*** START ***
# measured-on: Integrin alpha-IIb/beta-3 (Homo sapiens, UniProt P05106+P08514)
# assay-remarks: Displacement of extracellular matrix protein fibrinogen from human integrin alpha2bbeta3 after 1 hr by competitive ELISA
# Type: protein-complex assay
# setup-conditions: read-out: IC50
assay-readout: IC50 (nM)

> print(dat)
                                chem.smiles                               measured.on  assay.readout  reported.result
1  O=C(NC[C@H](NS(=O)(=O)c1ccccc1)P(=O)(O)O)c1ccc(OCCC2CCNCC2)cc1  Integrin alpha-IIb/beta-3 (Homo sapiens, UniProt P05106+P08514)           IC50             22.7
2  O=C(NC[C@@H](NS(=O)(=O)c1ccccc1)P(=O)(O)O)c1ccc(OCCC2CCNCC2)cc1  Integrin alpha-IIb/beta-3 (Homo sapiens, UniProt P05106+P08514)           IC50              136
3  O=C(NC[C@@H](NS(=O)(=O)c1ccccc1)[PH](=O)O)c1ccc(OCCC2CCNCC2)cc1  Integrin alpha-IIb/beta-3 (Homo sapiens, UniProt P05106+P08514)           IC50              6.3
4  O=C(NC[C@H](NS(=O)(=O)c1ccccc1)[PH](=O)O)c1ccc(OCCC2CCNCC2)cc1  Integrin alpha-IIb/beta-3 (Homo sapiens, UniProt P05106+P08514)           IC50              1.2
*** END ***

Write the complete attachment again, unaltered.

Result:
# measured-on: Integrin alpha-IIb/beta-3 (Homo sapiens, UniProt P05106+P08514)
# assay-remarks: Displacement of extracellular matrix protein fibrinogen from human integrin alpha2bbeta3 after 1 hr by competitive ELISA
# Type: protein-complex assay
# setup-conditions: read-out: IC50
assay-readout: IC50 (nM)

> print(dat)
                                chem.smiles                               measured.on  assay.readout  reported.result
1  O=C(NC[C@H](NS(=O)(=O)c1ccccc1)P(=O)(O)O)c1ccc(OCCC2CCNCC2)cc1  Integrin alpha-IIb/beta-3 (Homo sapiens, UniProt P05106+P08514)           IC50             22.7
2  O=C(NC[C@@H](NS(=O)(=O)c1ccccc1)P(=O)(O)O)c1ccc(OCCC2CCNCC2)cc1  Integrin alpha-IIb/beta-3 (Homo sapiens, UniProt P05106+P08514)           IC50              136
3  O=C(NC[C@@H](NS(=O)(=O)c1ccccc1)[PH](=O)O)c1ccc(OCCC2CCNCC2)cc1  Integrin alpha-IIb/beta-3 (Homo sapiens, UniProt P05106+P08514)           IC50              6.3
4  O=C(NC[C@H](NS(=O)(=O)c1ccccc1)[PH](=O)O)c1ccc(OCCC2CCNCC2)cc1  Integrin alpha-IIb/beta-3 (Homo sapiens, UniProt P05106+P08514)           IC50              1.2